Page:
Showing startups a smarter way to get ahead
Intelligent hardware products such as smartphones, wearable devices and smart home appliances have been rapidly growing in popularity in China.
One person who sensed that this trend would lead to a new era of the Internet of Things was Kang Jingwei, founder, chairman and CEO of Hong Kong-listed Cogobuy, China’s biggest e-commerce platform for the corporate procurement of electronic components.
The Internet of Things is an industry focused on connecting traditional devices such as home appliances to the Internet, so they can be controlled remotely.
Kang’s conviction on the importance of the emerging sector came when Google paid $3.2 billion for smart hardware innovator Nest last year. He then decided to search for a way to service these hardware startups.
He expects that incubator programs, which offer companies office space, contacts with prospective clients and often early-stage investment, will grow in popularity in places where there is “a relatively low threshold” for small businesses to develop.
But due to intense competition in the sector, Kang decided not to set up another incubator. Instead, he decided to focus on an area where he already had considerable experience — supply chain management — and see how this could be interwoven with the new emerging technologies of the Internet of Things.
In addition, he believes that the supply chain is often the biggest headache for innovators, compared with capital, talent or marketing.
In 1995, Kang founded Comtech, a provider of electronic components and solutions in Shenzhen in Guangdong province. He brought the company’s service online in 2010 by establishing Cogobuy, which quickly grew into a major purchasing platform for electronic parts.
Drawing on two decades of experience in the supply chain, last year Kang established IngDan, part of the Cogobuy Group, which focuses on linking supply chain resources to hardware startups and innovators in China, and even globally.
Kang said IngDan aims to use Shenzhen as a hub to connect China’s manufacturing resources with the world’s innovators. He has since integrated some 3,000 suppliers in and around the city through the platform.
So far, more than 5,500 innovation companies have been established in Shenzhen, and more startups are looking for ways to connect with suitable manufacturers.
These budding enterprises often have questions, such as what are the perfect materials to use, and how can costs be minimized?
Speaking to China Daily, Kang said: “The supply chain is a very complicated process — from components buying, electronics solutions to sample production, assembly testing and volume production.
“It is difficult enough for those familiar with Shenzhen manufacturers, not to mention for young entrepreneurs with no experience.”
He suggested the key for startups is to match their needs with manufacturers at different stages — from the idea stage to the testing stage, and on to large-scale production.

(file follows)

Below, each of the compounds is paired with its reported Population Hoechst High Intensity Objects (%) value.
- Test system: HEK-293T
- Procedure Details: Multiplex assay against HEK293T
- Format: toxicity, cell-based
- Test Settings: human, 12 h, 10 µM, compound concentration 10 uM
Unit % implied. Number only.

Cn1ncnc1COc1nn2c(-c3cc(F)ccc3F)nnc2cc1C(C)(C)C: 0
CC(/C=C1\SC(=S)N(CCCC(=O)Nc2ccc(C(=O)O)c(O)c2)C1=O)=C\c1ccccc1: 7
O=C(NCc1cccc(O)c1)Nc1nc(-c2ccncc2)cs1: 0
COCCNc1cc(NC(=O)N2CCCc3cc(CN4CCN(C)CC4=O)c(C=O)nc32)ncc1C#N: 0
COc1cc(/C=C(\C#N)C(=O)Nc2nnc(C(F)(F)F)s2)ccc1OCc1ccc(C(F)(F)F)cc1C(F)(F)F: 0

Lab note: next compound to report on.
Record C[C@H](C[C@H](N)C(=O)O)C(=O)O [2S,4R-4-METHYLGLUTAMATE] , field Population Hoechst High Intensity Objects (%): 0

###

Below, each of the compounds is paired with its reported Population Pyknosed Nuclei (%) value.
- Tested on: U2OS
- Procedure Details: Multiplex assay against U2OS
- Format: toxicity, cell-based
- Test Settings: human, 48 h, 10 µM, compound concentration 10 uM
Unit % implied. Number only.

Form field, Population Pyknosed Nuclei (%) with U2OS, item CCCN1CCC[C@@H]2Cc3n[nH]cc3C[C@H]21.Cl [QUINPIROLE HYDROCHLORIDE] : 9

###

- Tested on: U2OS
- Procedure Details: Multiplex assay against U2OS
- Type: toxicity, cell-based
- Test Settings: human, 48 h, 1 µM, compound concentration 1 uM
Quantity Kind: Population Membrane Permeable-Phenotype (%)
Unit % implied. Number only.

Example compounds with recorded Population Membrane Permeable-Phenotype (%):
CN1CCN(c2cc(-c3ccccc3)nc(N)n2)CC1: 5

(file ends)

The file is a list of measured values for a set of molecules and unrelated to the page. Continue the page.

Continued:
But many businesses starting out find it difficult to match these needs. Kang explained that it is the information gap between the two sides that presents a challenge.
And startups also struggle as they often have a small team trying to cover many bases.
Kang gave the example of Chinese telecommunications giant Huawei, which has around 2,000 staff in its procurement team, while many startups often have only one person to deal with similar issues.
“To produce one watch, a company needs as many as 100 suppliers,” he said, referring to the manufacturing process behind a smart watch.
This illustrates that the procurement and production process for such a piece of hardware is just as complex for a small startup as it is for a major company.
He noted that the high trialand-error costs present a critical snag for most early-stage startups, recalling his own early entrepreneurial experience.
In 1999, he established Viewtran, an Internet video company. He tried 20 different models in six years, which used up all his funding from several big investors.
Having learned his lesson, Kang then vowed to make things easier for modern entrepreneurs by providing a hightech innovation platform for smaller companies. This would shift the focus away from the large businesses.
To achieve this, IngDan provides individual innovators, makers and startup teams — including research and development teams within large enterprises — with supply chain solutions for free.
At first, the IngDan Link service helps innovators evaluate projects and connects them with suitable supply chain resources such as electrical components, structure, assembly and testing.
Then, IngDan Direct provides the Internet of Things innovators with supply-chain services such as molding and designing.
The platform has so far accumulated 5,000 the Internet of Things projects and more than 3,000 suppliers. Revenue earned by IngDan has reached 339.6 million yuan ($53 million), accounting for 10 percent of the total turnover of Cogobuy, according to its secondquarter financial report.
In addition, IngDan also has a promotion team to provide innovators with branding.
The platform has accumulated more than 4 million fans, Kang said, which are the testing groups and the future users of these the Internet of Things projects.
He has also teamed up with Wechat, an instant-messaging app, to connect suppliers with innovators, and innovators with potential users. The next step is to help these innovators reach the international market, Kang said.
It is difficult enough for those familiar with Shenzhen manufacturers, not to mention for young entrepreneurs with no experience.”
founder, chairman and CEO of Hong Kong-listed Cogobuy